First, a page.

When innovating, there is one powerful strategy that most leave as an afterthought for commercialization – and that’s color innovation. Color is more than just a visual sense. It can effect someone’s emotions and is often used to express a mood or trigger a feeling.
Understanding your customers’ connections to certain colors could determine the success or failure of your new product at shelf.
According to research complied by web design and marketing company WebPageFX, people make a subconscious judgment about a product in less than 90 seconds of viewing, and a majority of these people base that assessment on color alone. In fact, almost 85% of consumers cite color as the primary reason they buy a particular product, and 80% of people believe color increases brand recognition. So does innovating with color have your attention now?
We are programmed to respond or react to color from the time of birth. The most obvious – color differences geared towards gender differences – are pink for girls and blue for boys. While these colors tends to stay true to gender distinction while shopping for cosmetics and toiletries, the most noticeable is the pink/blue aisle differences at the toy store.
One example of how a brand took advantage of color innovation was the Lego brand. Historically Legos have been thought of as a toy for boys and they continued this emphasis with seemingly endless iterations of Star Wars, police, and ninja-themed sets.
The brand re-strategized their target market after recognizing the high demand for female engineers. The company realized they could capitalize on getting girls interested in engineering from an early age with toys that allow girls to be creative and/or build/construct. In 2011, Legos created the Lego Friends line for girls. The blocks are still the same Legos blocks; they have just taken on a more female-friendly color palette. Color innovation in its simplest form.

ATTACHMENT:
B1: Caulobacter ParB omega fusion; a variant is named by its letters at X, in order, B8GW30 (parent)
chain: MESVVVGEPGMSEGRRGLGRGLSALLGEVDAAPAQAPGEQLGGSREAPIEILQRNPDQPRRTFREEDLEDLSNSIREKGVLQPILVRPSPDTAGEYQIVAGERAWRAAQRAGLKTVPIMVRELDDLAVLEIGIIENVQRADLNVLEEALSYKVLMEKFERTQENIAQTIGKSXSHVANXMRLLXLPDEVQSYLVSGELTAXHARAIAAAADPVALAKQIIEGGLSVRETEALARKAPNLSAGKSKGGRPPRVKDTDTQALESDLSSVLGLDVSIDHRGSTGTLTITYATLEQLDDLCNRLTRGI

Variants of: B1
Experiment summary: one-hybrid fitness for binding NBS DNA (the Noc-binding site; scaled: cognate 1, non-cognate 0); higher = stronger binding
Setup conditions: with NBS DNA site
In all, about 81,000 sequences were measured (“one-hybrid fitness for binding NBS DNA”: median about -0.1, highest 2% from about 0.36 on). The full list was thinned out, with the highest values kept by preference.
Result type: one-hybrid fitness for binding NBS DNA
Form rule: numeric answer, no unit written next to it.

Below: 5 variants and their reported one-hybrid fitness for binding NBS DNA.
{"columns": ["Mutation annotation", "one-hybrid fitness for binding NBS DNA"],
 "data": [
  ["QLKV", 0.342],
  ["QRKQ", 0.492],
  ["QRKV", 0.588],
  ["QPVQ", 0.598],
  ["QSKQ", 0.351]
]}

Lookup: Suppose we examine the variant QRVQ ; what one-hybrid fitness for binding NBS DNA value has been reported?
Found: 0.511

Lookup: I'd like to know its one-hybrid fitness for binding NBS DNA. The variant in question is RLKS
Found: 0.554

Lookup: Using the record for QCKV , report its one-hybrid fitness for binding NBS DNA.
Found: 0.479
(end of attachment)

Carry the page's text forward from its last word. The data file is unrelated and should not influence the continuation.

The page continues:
The Lego Group reported that the Lego Friends color innovation became the company’s fourth-bestselling line in only its first year (behind Star Wars, Ninjago, and Lego CITY, and surpassing superheroes), helping the company record the best financial results in its 81-year history, with a 25 percent increase in revenue globally (to $4.04 billion).
This illustrates that we shouldn’t underestimate the purchasing power of color and how seemingly small changes using color innovation can create substantial impact to your bottom line.
Innovation ROI is a leading up-front innovation consulting firm that has over 22+ years of expertise collaborating with top corporate innovation teams to create incredible, actionable business—building ideas. You will get a Return On Insights through our Collision Point™ process, where INSIGHTS and IMAGINATION intersect to create powerful strategic ideas for success. Learn more about Innovation ROI at www.innovationroi.com or listen weekly to The Innovation Café Podcast with Sandie Glass on iTunes or Stitcher Radio where you will learn about new techniques and information to successfully drive your innovation efforts.